If You Love Me, Do Your Homework
Dear white friend, associate, and churchgoer,
I come to you saying that we have a problem and I am no longer willing to be the catalyst for the solution.
It has taken me many hours of one-on-one conversations, thousands of words spilled out on social media, and even official church time spent co-leading a racial reconciliation bible study to come to the conclusion:
It is wholly unfair to both be a consistent victim of racism and a primary person responsible for its dismantling.
If you love me, do your homework.
As a black woman, I will no longer meet up for coffee, dinner, walks, or some other personal interaction where I do the heavy lifting of explaining to you why the societal cancer that is racism, that is as old as the society itself, is bad.
In these draining interactions, I pour out informed, nuanced knowledge gleaned from merely existing in a country hostile to my dark skin, curvy edges, and kinky hair. I present this information in a measured tone, with little emotion, in a way that would not betray that I am deeply, personally affected by racism. I imitate your removed sense of racism’s power.
I also attempt to treat oppression as an abstract concept that at best is a pesky reminder of your ancestor’s mistakes, and at worst is something that only really bad people perpetuate in the dark corners of the internet. I have sugarcoated injustice and minimized pain to coax empathy from skeptical souls.
In return for these majorly taxing emotional lifts, I receive tentative, well-intentioned invitations to have more conversations, where I make the case for my humanity and that of other black and brown people all over again.
I used to think my personal energy being poured out repeatedly was sacrificial love, asked of me as a Christ follower.
With this mindset, I have absorbed the micro and macroaggressions alike, asking God to forgive you, for you knew not what you did. For these sacrificial moments, I have been afforded power in predominantly white evangelical spaces. But these spaces have stayed predominantly white and oppression of black and brown bodies in our country has remained an issue. After I poured out so much energy, 81% of you still voted to give immeasurable power to a man who openly hates the people of color you desire to fill your pews for a “multi-ethnic” experience on Sunday morning.
Gratefully taking on the mantle of respectable blackness, l have earned trust through dying to myself in all the wrong ways. I have carried the heavy burden of racism in the church while living in a culture where black bodies like mine are commodified, degraded, violated and ultimately murdered without abandon. “Harmony” in personal relationships used to feel like an appropriate consolation prize.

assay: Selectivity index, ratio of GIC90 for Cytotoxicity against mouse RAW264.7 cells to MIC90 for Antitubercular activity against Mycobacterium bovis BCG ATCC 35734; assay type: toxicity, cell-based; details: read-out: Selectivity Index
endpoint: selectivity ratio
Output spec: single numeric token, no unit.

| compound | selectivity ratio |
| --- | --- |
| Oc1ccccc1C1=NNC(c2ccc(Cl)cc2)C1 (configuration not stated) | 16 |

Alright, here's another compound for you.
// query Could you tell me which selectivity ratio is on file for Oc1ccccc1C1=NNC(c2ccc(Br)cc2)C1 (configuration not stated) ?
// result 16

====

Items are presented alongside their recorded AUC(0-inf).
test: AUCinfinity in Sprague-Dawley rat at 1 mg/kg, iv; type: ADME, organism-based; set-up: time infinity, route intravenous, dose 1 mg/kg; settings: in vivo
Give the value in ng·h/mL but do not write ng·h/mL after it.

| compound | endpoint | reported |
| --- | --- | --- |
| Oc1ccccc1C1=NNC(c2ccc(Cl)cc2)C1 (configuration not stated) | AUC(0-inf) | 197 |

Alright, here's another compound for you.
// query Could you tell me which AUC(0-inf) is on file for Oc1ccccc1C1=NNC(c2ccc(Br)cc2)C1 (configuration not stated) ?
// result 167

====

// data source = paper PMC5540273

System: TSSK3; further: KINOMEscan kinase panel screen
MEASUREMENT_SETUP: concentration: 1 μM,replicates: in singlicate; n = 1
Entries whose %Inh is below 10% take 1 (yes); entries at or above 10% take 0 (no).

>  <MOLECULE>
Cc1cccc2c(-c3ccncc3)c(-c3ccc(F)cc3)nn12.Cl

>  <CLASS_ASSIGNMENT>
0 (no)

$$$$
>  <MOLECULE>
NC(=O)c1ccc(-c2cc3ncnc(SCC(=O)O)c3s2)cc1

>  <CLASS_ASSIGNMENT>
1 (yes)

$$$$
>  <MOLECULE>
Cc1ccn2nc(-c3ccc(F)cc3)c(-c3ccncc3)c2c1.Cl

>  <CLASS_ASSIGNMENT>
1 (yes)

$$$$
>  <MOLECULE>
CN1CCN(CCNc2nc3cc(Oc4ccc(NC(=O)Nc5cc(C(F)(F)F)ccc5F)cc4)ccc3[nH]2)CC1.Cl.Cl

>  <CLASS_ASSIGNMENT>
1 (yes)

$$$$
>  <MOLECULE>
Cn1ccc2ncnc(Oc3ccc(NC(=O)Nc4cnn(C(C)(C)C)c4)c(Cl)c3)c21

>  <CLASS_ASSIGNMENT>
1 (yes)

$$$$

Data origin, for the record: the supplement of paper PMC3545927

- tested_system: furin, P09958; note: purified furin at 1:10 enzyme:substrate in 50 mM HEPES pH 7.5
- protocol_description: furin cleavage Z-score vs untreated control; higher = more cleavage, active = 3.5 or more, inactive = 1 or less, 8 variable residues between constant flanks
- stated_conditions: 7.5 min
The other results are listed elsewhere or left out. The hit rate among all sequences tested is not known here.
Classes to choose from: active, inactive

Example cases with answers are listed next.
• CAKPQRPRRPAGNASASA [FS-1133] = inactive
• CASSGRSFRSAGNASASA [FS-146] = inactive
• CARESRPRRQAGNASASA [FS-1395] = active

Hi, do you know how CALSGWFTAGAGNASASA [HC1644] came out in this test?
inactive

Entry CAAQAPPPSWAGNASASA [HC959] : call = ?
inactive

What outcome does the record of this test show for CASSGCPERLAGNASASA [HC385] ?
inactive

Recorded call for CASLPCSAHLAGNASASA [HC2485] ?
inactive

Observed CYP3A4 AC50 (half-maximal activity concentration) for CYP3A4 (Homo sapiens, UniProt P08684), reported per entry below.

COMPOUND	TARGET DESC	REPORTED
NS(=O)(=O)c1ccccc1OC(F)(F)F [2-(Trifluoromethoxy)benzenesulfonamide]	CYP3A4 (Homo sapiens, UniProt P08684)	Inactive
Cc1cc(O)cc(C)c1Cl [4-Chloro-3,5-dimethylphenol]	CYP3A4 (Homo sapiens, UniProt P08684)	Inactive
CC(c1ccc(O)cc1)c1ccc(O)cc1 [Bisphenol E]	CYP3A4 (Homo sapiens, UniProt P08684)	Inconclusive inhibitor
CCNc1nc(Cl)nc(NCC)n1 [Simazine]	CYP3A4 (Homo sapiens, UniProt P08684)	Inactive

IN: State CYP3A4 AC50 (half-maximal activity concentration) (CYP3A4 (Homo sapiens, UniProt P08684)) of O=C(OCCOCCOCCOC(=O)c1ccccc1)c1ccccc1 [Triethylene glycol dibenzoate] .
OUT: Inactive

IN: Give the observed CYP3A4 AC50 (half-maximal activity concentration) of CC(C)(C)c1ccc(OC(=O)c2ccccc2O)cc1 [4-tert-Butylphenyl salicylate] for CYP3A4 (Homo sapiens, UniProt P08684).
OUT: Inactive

It is no longer enough. It was never enough.
By accepting the burden of undoing racism, I realize now that I have been complicit in commodifying, degrading, violating, and ultimately murdering my own black body.
By creating and sustaining the momentum of conversations on race and social justice in the church, I and other people of color have centered white comfort over true equity between people groups in our country. These interactions are costly for our health, to the point where we are no longer catalysts for true repentance, but crutches for making sure that societal change moves at the glacial speed of white fragility.
This is why I say: If you love me, do your homework.
The American church has always been divided, specifically down racial lines. The concept of racial reconciliation is a fallacy because you cannot reconcile what was never together.
This usually would be the time where I would write down example after example of revered theologians like Jonathan Edwards who upheld and encouraged this divide, but I will not. I could also elaborate on the paradoxical truth that the Bible Belt and the Jim Crow South are synonymous, but I will not. I could do the work of explaining the difference between addressing racism on an individual level versus a systemic level, but I will not.
This information is already out there. There are so many resources that exist. If you are serious about hating and ending racism, you will put in the effort to find them.
If you love me, do your homework.
Read the books, find the articles. Join the online discussion groups like Pass the Mic, that centers the voices of people of color who, like me, are recovering from being both the victims and solvers of racism. Google terms like “white fragility,” “misogynoir,” and “magical negro.”
Build a vocabulary that brings you closer to the level of understanding that your non-white brothers and sisters must have just to survive in a white supremacist society. In the moments when you want to focus energy on personal connections with the brown faces that you know, consider using that energy instead to confront the white faces in power who perpetuate oppression through apathy.
Consider the Beatitudes. What if Jesus tasked those who were poor in spirit and those who mourned with the responsibility of their own deliverance? Ludicrous, right? Your black and brown siblings are poor in spirit as we mourn in a country that devalues our existence. In the name of Jesus and his good news, take up your cross and be a part of bringing the kingdom of God to earth. Bless the oppressed, share their burdens.
If you love us, do your homework.
Micah 6:8: “He has told you, O man, what is good; and what does the Lord require of you but to do justice, and to love kindness, and to walk humbly with your God?”